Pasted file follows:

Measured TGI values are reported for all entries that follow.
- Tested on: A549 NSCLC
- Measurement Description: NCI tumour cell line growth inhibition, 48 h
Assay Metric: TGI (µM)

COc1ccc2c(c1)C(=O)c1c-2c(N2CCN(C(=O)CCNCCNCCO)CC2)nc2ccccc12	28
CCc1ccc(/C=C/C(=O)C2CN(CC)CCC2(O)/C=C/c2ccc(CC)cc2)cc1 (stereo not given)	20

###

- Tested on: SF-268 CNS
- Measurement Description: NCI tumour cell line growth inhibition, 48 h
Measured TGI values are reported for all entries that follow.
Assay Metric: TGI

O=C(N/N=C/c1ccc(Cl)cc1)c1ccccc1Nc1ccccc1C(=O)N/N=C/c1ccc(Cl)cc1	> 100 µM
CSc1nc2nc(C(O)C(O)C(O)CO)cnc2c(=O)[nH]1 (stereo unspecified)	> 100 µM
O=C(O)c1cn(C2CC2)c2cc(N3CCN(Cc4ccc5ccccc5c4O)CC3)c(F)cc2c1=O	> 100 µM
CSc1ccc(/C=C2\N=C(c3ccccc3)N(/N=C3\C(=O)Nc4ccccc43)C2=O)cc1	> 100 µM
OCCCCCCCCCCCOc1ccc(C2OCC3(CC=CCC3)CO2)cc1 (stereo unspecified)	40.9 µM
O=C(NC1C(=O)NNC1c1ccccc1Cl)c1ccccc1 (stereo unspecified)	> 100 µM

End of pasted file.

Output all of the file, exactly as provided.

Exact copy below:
Measured TGI values are reported for all entries that follow.
- Tested on: A549 NSCLC
- Measurement Description: NCI tumour cell line growth inhibition, 48 h
Assay Metric: TGI (µM)

COc1ccc2c(c1)C(=O)c1c-2c(N2CCN(C(=O)CCNCCNCCO)CC2)nc2ccccc12	28
CCc1ccc(/C=C/C(=O)C2CN(CC)CCC2(O)/C=C/c2ccc(CC)cc2)cc1 (stereo not given)	20

###

- Tested on: SF-268 CNS
- Measurement Description: NCI tumour cell line growth inhibition, 48 h
Measured TGI values are reported for all entries that follow.
Assay Metric: TGI

O=C(N/N=C/c1ccc(Cl)cc1)c1ccccc1Nc1ccccc1C(=O)N/N=C/c1ccc(Cl)cc1	> 100 µM
CSc1nc2nc(C(O)C(O)C(O)CO)cnc2c(=O)[nH]1 (stereo unspecified)	> 100 µM
O=C(O)c1cn(C2CC2)c2cc(N3CCN(Cc4ccc5ccccc5c4O)CC3)c(F)cc2c1=O	> 100 µM
CSc1ccc(/C=C2\N=C(c3ccccc3)N(/N=C3\C(=O)Nc4ccccc43)C2=O)cc1	> 100 µM
OCCCCCCCCCCCOc1ccc(C2OCC3(CC=CCC3)CO2)cc1 (stereo unspecified)	40.9 µM
O=C(NC1C(=O)NNC1c1ccccc1Cl)c1ccccc1 (stereo unspecified)	> 100 µM